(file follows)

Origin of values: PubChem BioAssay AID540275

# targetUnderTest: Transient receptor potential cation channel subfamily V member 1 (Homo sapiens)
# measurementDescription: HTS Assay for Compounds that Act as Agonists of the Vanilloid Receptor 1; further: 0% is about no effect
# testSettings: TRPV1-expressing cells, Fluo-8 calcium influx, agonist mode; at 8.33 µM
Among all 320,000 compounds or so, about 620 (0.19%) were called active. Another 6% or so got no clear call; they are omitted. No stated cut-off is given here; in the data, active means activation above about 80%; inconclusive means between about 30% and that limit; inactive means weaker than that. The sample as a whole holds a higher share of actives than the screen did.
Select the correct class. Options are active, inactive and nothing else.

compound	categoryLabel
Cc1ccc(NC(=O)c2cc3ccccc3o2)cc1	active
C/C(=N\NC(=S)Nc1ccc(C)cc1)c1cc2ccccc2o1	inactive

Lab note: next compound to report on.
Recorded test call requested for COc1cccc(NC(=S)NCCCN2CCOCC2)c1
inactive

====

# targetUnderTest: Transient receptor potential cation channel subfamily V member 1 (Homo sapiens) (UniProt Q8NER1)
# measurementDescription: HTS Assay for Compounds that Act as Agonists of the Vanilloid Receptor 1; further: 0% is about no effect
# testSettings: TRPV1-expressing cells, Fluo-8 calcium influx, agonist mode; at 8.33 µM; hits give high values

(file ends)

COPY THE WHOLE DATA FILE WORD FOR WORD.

Origin of values: PubChem BioAssay AID540275

# targetUnderTest: Transient receptor potential cation channel subfamily V member 1 (Homo sapiens)
# measurementDescription: HTS Assay for Compounds that Act as Agonists of the Vanilloid Receptor 1; further: 0% is about no effect
# testSettings: TRPV1-expressing cells, Fluo-8 calcium influx, agonist mode; at 8.33 µM
Among all 320,000 compounds or so, about 620 (0.19%) were called active. Another 6% or so got no clear call; they are omitted. No stated cut-off is given here; in the data, active means activation above about 80%; inconclusive means between about 30% and that limit; inactive means weaker than that. The sample as a whole holds a higher share of actives than the screen did.
Select the correct class. Options are active, inactive and nothing else.

compound	categoryLabel
Cc1ccc(NC(=O)c2cc3ccccc3o2)cc1	active
C/C(=N\NC(=S)Nc1ccc(C)cc1)c1cc2ccccc2o1	inactive

Lab note: next compound to report on.
Recorded test call requested for COc1cccc(NC(=S)NCCCN2CCOCC2)c1
inactive

====

# targetUnderTest: Transient receptor potential cation channel subfamily V member 1 (Homo sapiens) (UniProt Q8NER1)
# measurementDescription: HTS Assay for Compounds that Act as Agonists of the Vanilloid Receptor 1; further: 0% is about no effect
# testSettings: TRPV1-expressing cells, Fluo-8 calcium influx, agonist mode; at 8.33 µM; hits give high values